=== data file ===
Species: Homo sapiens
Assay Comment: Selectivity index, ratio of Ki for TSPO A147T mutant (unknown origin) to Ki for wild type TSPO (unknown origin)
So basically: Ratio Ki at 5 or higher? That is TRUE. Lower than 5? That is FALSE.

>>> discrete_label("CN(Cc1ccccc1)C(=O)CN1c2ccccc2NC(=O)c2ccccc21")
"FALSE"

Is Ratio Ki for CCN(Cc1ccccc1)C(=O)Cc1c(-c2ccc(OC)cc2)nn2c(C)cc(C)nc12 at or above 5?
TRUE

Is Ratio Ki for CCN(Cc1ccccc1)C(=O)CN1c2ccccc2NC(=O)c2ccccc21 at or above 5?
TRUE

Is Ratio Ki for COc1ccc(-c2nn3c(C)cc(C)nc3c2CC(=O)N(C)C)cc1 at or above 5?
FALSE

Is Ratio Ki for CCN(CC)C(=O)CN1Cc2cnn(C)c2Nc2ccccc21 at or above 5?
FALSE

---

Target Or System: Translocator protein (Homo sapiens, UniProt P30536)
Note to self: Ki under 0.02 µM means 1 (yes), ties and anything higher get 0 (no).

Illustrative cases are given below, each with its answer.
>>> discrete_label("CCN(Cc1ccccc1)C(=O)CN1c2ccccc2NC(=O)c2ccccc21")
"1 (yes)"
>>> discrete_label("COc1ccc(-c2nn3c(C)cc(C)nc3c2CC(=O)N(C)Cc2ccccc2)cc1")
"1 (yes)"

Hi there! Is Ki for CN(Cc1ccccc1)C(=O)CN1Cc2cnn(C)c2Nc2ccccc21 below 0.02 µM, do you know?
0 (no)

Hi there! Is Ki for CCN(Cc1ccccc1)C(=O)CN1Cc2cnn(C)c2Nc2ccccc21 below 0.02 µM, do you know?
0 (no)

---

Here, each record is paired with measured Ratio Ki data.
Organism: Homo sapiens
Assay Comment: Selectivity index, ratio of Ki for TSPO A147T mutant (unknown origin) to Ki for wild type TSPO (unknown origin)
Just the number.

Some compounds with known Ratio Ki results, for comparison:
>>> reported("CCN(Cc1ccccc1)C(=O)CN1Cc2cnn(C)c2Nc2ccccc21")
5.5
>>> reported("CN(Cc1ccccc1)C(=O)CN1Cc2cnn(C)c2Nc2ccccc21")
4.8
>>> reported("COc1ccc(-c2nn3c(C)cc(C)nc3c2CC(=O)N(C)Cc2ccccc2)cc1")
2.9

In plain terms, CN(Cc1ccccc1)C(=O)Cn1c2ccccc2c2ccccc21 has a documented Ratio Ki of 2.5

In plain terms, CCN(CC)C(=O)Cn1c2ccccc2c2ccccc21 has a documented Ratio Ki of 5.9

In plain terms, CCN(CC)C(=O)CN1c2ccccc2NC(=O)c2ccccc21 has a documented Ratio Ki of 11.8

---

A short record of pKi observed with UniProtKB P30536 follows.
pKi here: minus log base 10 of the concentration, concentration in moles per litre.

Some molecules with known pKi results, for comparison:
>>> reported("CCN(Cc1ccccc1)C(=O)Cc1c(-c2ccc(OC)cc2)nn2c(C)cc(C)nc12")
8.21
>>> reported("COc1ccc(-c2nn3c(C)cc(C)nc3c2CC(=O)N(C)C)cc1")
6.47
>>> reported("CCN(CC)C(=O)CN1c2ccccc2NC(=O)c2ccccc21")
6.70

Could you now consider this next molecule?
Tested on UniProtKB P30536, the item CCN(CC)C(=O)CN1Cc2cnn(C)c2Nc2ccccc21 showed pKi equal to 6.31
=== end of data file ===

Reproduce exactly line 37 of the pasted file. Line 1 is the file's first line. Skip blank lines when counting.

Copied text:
2.9